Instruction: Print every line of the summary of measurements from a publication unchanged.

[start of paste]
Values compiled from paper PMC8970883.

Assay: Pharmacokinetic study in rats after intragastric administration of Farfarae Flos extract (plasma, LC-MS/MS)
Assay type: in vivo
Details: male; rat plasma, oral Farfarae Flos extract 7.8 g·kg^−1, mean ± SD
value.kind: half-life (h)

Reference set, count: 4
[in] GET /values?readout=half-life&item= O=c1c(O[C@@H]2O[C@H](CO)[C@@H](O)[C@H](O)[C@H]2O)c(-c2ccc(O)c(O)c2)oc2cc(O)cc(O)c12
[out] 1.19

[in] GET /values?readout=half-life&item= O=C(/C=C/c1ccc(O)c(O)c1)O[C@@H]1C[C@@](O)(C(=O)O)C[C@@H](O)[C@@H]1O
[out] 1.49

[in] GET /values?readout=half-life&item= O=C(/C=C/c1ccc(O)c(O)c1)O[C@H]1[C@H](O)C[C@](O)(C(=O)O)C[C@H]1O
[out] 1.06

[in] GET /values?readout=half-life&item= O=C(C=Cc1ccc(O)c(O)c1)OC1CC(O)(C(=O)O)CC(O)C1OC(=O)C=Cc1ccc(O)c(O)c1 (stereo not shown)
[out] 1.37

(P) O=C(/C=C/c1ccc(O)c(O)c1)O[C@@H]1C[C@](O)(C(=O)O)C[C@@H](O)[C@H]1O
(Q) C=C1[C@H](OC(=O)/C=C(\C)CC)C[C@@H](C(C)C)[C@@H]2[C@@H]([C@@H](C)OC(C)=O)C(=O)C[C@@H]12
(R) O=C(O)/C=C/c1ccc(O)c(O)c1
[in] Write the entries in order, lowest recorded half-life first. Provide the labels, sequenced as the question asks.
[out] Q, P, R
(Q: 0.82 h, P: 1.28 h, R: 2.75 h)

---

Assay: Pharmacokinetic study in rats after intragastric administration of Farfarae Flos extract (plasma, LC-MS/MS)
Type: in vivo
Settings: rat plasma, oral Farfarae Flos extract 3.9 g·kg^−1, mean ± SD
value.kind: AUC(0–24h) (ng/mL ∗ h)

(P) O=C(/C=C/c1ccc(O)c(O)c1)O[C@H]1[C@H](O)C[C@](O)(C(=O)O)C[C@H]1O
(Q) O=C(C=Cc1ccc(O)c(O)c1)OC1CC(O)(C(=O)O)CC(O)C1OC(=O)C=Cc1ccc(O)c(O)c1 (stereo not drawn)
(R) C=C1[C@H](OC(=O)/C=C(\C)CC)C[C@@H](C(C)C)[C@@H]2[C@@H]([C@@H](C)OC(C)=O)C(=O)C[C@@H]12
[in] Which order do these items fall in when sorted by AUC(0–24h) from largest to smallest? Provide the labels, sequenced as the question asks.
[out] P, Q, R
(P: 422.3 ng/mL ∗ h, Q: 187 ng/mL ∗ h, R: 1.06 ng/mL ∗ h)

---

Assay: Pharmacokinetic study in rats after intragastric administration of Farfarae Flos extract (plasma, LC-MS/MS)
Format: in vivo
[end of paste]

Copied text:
Values compiled from paper PMC8970883.

Assay: Pharmacokinetic study in rats after intragastric administration of Farfarae Flos extract (plasma, LC-MS/MS)
Assay type: in vivo
Details: male; rat plasma, oral Farfarae Flos extract 7.8 g·kg^−1, mean ± SD
value.kind: half-life (h)

Reference set, count: 4
[in] GET /values?readout=half-life&item= O=c1c(O[C@@H]2O[C@H](CO)[C@@H](O)[C@H](O)[C@H]2O)c(-c2ccc(O)c(O)c2)oc2cc(O)cc(O)c12
[out] 1.19

[in] GET /values?readout=half-life&item= O=C(/C=C/c1ccc(O)c(O)c1)O[C@@H]1C[C@@](O)(C(=O)O)C[C@@H](O)[C@@H]1O
[out] 1.49

[in] GET /values?readout=half-life&item= O=C(/C=C/c1ccc(O)c(O)c1)O[C@H]1[C@H](O)C[C@](O)(C(=O)O)C[C@H]1O
[out] 1.06

[in] GET /values?readout=half-life&item= O=C(C=Cc1ccc(O)c(O)c1)OC1CC(O)(C(=O)O)CC(O)C1OC(=O)C=Cc1ccc(O)c(O)c1 (stereo not shown)
[out] 1.37

(P) O=C(/C=C/c1ccc(O)c(O)c1)O[C@@H]1C[C@](O)(C(=O)O)C[C@@H](O)[C@H]1O
(Q) C=C1[C@H](OC(=O)/C=C(\C)CC)C[C@@H](C(C)C)[C@@H]2[C@@H]([C@@H](C)OC(C)=O)C(=O)C[C@@H]12
(R) O=C(O)/C=C/c1ccc(O)c(O)c1
[in] Write the entries in order, lowest recorded half-life first. Provide the labels, sequenced as the question asks.
[out] Q, P, R
(Q: 0.82 h, P: 1.28 h, R: 2.75 h)

---

Assay: Pharmacokinetic study in rats after intragastric administration of Farfarae Flos extract (plasma, LC-MS/MS)
Type: in vivo
Settings: rat plasma, oral Farfarae Flos extract 3.9 g·kg^−1, mean ± SD
value.kind: AUC(0–24h) (ng/mL ∗ h)

(P) O=C(/C=C/c1ccc(O)c(O)c1)O[C@H]1[C@H](O)C[C@](O)(C(=O)O)C[C@H]1O
(Q) O=C(C=Cc1ccc(O)c(O)c1)OC1CC(O)(C(=O)O)CC(O)C1OC(=O)C=Cc1ccc(O)c(O)c1 (stereo not drawn)
(R) C=C1[C@H](OC(=O)/C=C(\C)CC)C[C@@H](C(C)C)[C@@H]2[C@@H]([C@@H](C)OC(C)=O)C(=O)C[C@@H]12
[in] Which order do these items fall in when sorted by AUC(0–24h) from largest to smallest? Provide the labels, sequenced as the question asks.
[out] P, Q, R
(P: 422.3 ng/mL ∗ h, Q: 187 ng/mL ∗ h, R: 1.06 ng/mL ∗ h)

---

Assay: Pharmacokinetic study in rats after intragastric administration of Farfarae Flos extract (plasma, LC-MS/MS)
Format: in vivo